Between Petros and a Hard Place? Human Rights to Religious Liberty or to Gender Equality in Europe
GENDER, RELIGION, HUMAN RIGHTS IN EUROPE, pp. 63-83, K. Børresen and S. Cabibbo, eds., Herder, 2006
21 Pages Posted: 25 Sep 2010
Date Written: 2006
Employment and careers are gendered, with women disproportionately underemployed and in less well paid jobs. Some religions inculcate loyalty to such cultural practices that stunt women’s actual choices of careers and life plans. How should liberal states regulate these aspects of such religions? Beliefs and practices based on religious views often have drastic impact on girls’ and women’s aspirations to participate in paid work and political positions, affecting their exercise of choice however formally free. Norms may include that women not have offices of authority within the church, and that they should devote their time when mothers of young children to their natural tasks, understood as nurturing and caring for their young rather than paid work. If these norms are successfully inculcated, girls’ aspirations regarding professional careers are drastically curtailed as compared to boys’. Those men and women who believe otherwise may work to change the doctrine of the church from within, or exit - which may appear appropriate if their views deviate on what they or the church regard as a central teaching. What limits should the state put on such religiously based inculcation to gender roles? That is: how should the state draw the scope of respect for religious freedom vis-à-vis the scope of respect for women’s freedom to form preferences regarding social roles and life plans? Rights of religious freedom - particularly those of religious institutions to inculcate gender stereotypes - may prevent girls and women from developing and exercising a choice over their full set of legally secured opportunities, e.g. regarding education and paid work. Such teaching would seem to violate the CEDAW Articles 1 and 2. An urgent issue is what the state should do in furtherance of the objective of preventing what appears to be discrimination.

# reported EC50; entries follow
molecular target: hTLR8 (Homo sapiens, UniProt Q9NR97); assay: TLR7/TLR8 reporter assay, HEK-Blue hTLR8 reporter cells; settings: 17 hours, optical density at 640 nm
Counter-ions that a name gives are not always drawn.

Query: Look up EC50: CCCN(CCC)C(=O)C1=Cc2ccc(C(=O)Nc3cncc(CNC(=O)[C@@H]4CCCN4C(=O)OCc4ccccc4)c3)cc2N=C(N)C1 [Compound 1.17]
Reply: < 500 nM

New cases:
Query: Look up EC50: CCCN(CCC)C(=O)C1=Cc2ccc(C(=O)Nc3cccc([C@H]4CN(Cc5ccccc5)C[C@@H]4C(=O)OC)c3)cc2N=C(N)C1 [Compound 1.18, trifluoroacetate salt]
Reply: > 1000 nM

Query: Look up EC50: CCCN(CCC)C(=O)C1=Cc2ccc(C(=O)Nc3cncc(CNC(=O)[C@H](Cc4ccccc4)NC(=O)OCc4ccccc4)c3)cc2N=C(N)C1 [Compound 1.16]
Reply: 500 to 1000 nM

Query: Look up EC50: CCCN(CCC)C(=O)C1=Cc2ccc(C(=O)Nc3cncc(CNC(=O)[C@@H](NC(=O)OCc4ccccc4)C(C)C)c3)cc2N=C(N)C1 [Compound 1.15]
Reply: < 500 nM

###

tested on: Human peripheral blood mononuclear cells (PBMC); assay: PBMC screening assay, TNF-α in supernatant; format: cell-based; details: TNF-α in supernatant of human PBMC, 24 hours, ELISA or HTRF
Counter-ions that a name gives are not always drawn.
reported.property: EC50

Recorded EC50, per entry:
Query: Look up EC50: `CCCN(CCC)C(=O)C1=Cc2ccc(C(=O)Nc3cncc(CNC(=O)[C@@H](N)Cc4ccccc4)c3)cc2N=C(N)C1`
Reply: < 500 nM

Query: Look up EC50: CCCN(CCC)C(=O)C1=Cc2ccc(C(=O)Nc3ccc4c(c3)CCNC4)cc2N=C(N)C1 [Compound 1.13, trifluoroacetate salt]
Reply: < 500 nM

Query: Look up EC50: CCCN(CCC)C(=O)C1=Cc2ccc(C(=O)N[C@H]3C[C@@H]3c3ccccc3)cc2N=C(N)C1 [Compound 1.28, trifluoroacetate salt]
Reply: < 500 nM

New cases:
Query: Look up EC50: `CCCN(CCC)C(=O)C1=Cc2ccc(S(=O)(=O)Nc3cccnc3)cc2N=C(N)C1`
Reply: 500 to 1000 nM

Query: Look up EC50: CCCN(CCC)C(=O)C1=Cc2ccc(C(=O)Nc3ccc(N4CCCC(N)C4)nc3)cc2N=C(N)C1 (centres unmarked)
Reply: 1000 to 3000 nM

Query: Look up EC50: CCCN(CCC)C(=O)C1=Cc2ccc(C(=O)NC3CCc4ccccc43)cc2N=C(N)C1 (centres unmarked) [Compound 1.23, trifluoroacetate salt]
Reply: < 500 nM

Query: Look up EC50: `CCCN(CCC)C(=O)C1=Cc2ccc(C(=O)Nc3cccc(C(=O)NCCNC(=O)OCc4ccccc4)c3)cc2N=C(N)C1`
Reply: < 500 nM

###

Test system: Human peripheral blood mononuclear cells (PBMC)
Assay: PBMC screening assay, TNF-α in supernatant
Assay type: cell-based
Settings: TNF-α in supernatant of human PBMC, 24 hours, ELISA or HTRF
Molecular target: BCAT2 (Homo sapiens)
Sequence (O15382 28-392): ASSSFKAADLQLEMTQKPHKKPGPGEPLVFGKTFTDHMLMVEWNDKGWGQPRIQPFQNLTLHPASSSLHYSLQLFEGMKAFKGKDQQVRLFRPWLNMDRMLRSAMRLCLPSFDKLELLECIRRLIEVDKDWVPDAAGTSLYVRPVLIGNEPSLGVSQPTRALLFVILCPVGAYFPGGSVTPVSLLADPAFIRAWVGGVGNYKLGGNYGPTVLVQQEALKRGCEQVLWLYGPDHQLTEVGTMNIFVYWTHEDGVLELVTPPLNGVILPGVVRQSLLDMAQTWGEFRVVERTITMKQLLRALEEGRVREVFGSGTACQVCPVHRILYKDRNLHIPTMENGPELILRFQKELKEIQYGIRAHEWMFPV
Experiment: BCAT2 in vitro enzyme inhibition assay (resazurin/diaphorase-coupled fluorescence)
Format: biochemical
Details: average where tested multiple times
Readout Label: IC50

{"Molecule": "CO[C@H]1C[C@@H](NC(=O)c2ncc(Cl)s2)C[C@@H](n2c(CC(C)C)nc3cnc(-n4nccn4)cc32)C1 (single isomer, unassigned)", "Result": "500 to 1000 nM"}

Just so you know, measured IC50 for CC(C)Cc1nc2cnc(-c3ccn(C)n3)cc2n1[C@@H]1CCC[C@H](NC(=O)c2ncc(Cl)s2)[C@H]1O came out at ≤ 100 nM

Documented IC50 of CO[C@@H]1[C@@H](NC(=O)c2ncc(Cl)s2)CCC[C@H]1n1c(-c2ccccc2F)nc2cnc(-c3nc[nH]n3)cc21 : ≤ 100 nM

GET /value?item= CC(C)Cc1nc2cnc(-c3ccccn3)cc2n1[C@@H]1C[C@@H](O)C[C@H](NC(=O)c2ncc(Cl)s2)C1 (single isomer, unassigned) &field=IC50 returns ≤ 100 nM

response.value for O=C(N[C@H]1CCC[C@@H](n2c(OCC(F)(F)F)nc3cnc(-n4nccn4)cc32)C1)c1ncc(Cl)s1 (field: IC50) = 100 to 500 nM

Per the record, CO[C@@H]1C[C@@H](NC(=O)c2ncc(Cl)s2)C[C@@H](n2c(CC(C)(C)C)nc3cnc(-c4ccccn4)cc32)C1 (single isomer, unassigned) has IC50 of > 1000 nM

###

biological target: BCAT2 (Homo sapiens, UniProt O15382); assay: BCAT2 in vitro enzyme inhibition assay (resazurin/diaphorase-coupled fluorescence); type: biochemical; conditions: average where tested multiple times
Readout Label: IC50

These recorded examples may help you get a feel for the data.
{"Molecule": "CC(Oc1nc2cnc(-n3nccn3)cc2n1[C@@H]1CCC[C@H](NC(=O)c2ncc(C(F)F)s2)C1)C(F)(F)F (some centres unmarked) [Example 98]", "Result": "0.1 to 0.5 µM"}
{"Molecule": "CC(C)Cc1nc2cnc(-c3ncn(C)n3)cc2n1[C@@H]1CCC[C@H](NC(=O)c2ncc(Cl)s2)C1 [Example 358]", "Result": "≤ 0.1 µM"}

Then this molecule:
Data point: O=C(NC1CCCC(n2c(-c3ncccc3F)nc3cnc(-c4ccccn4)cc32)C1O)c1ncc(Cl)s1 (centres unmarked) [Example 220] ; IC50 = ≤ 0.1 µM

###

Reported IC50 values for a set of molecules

Keywords: Human rights, gender equality, religion, liberal state, CEDAW, discrimination
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